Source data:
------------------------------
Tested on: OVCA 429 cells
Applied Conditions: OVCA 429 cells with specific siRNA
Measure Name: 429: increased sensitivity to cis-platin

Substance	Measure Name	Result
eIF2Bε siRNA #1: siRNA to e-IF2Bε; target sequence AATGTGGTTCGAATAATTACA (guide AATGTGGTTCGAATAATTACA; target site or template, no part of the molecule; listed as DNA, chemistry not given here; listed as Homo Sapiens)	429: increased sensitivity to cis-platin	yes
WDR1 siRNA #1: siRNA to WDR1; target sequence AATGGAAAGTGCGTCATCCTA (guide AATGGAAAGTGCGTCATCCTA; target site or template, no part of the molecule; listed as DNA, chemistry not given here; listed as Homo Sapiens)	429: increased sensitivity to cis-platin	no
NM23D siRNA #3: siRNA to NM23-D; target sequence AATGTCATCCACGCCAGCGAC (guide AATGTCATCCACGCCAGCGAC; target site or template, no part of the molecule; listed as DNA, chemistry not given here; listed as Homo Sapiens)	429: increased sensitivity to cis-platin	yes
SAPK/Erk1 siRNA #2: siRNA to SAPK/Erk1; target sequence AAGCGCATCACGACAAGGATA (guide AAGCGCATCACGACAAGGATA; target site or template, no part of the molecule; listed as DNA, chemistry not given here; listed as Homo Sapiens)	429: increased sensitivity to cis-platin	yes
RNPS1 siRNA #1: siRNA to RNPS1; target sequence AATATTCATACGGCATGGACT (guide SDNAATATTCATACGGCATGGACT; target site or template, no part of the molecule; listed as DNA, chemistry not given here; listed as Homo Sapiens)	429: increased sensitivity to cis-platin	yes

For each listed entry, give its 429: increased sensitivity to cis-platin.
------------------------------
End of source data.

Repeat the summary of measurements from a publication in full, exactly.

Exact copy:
Tested on: OVCA 429 cells
Applied Conditions: OVCA 429 cells with specific siRNA
Measure Name: 429: increased sensitivity to cis-platin

Substance	Measure Name	Result
eIF2Bε siRNA #1: siRNA to e-IF2Bε; target sequence AATGTGGTTCGAATAATTACA (guide AATGTGGTTCGAATAATTACA; target site or template, no part of the molecule; listed as DNA, chemistry not given here; listed as Homo Sapiens)	429: increased sensitivity to cis-platin	yes
WDR1 siRNA #1: siRNA to WDR1; target sequence AATGGAAAGTGCGTCATCCTA (guide AATGGAAAGTGCGTCATCCTA; target site or template, no part of the molecule; listed as DNA, chemistry not given here; listed as Homo Sapiens)	429: increased sensitivity to cis-platin	no
NM23D siRNA #3: siRNA to NM23-D; target sequence AATGTCATCCACGCCAGCGAC (guide AATGTCATCCACGCCAGCGAC; target site or template, no part of the molecule; listed as DNA, chemistry not given here; listed as Homo Sapiens)	429: increased sensitivity to cis-platin	yes
SAPK/Erk1 siRNA #2: siRNA to SAPK/Erk1; target sequence AAGCGCATCACGACAAGGATA (guide AAGCGCATCACGACAAGGATA; target site or template, no part of the molecule; listed as DNA, chemistry not given here; listed as Homo Sapiens)	429: increased sensitivity to cis-platin	yes
RNPS1 siRNA #1: siRNA to RNPS1; target sequence AATATTCATACGGCATGGACT (guide SDNAATATTCATACGGCATGGACT; target site or template, no part of the molecule; listed as DNA, chemistry not given here; listed as Homo Sapiens)	429: increased sensitivity to cis-platin	yes

For each listed entry, give its 429: increased sensitivity to cis-platin.